The benefits of walking and cycling quantified

New research has highlighted the massive health gains of ditching the car for short trips.

A new Otago University study found walking or biking could be just as beneficial to Kiwis' health as ongoing tobacco tax increases, as well as reducing carbon emissions.

Lead author Anja Mizdrak believes concerns about injury rates tend to dominate discussions about transport - but that shouldn't be the case.

"The majority of the health benefits were the result of increased physical activity, and I think that's something we really need to bear in mind when making policy decisions around transport."

The researchers studied the effects of replacing all car trips under 1km with walking, and all car trips between 1km and 5km with a mix of walking and cycling. The study says nearly 80 percent of all self-reported trips are made by car, and only half of Kiwi adults get the recommended amount of physical activity.

"Road transport also makes up 17.3 percent of the nation's gross greenhouse gas emissions, so it directly affects injury rates, physical activity and air pollution, and indirectly affects health through climate change."

If 100 percent of trips by every current Kiwi were converted, it would be the equivalent of taking 64,000 fewer flights to the UK, reduce transport emissions by 1.4 percent and save up to $2.1 billion in healthcare costs over our lifespans.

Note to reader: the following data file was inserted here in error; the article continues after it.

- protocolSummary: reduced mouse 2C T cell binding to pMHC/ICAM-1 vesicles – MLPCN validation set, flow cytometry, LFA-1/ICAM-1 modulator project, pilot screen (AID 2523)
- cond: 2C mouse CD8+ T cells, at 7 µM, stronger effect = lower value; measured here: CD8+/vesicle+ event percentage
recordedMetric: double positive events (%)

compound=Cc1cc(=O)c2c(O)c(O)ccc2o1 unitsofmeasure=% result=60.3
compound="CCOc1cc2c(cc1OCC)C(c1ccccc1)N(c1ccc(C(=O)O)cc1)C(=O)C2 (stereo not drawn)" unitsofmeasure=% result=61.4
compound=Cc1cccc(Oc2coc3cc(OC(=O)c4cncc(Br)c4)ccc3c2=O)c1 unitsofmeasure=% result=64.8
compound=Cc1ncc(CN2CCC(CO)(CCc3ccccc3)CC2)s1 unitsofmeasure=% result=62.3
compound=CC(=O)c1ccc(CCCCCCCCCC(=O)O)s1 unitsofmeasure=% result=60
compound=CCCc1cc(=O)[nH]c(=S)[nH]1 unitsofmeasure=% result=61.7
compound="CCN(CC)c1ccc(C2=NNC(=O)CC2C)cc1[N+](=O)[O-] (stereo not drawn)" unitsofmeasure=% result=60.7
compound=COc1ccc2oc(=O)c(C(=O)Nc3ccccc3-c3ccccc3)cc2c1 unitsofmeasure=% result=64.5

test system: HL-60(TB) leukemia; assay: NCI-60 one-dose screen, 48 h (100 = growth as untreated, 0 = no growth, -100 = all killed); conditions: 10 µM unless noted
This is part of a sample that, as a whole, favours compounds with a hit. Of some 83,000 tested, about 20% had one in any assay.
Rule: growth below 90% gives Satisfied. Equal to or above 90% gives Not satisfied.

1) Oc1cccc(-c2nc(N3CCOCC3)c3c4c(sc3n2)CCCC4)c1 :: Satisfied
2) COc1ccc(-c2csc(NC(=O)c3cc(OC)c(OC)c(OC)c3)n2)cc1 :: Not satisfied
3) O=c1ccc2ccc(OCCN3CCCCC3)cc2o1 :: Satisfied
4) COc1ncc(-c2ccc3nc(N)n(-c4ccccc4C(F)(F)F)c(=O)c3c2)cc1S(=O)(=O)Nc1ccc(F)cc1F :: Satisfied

"We really need to think about what we can do to make the environment more conducive to making those short trips actively - be that by improving cycle lanes, or people having facilities closer-by," said Dr Mizdrak.

Even replacing just a few trips would make a difference.

"If people swapped their car for walking or biking for just one quarter of short trips, the health gains would be comparable to the health gain we have estimated previously for 10 percent per annum tobacco tax increases from 2011 to 2025," said co-author Prof Tony Blakely.

"Predicting the future is never easy, but that is implicitly what we do as a society when we make policy decisions that change our cities and lifestyles for decades into the future.

"Our research suggests that making walking and cycling easier and preferred over cars for short trips is likely to be beneficial on all three counts of health gain, health system cost savings and greenhouse gas emissions. This evidence needs consideration in future policy making and urban design."

The study was published Thursday in journal PLOS One.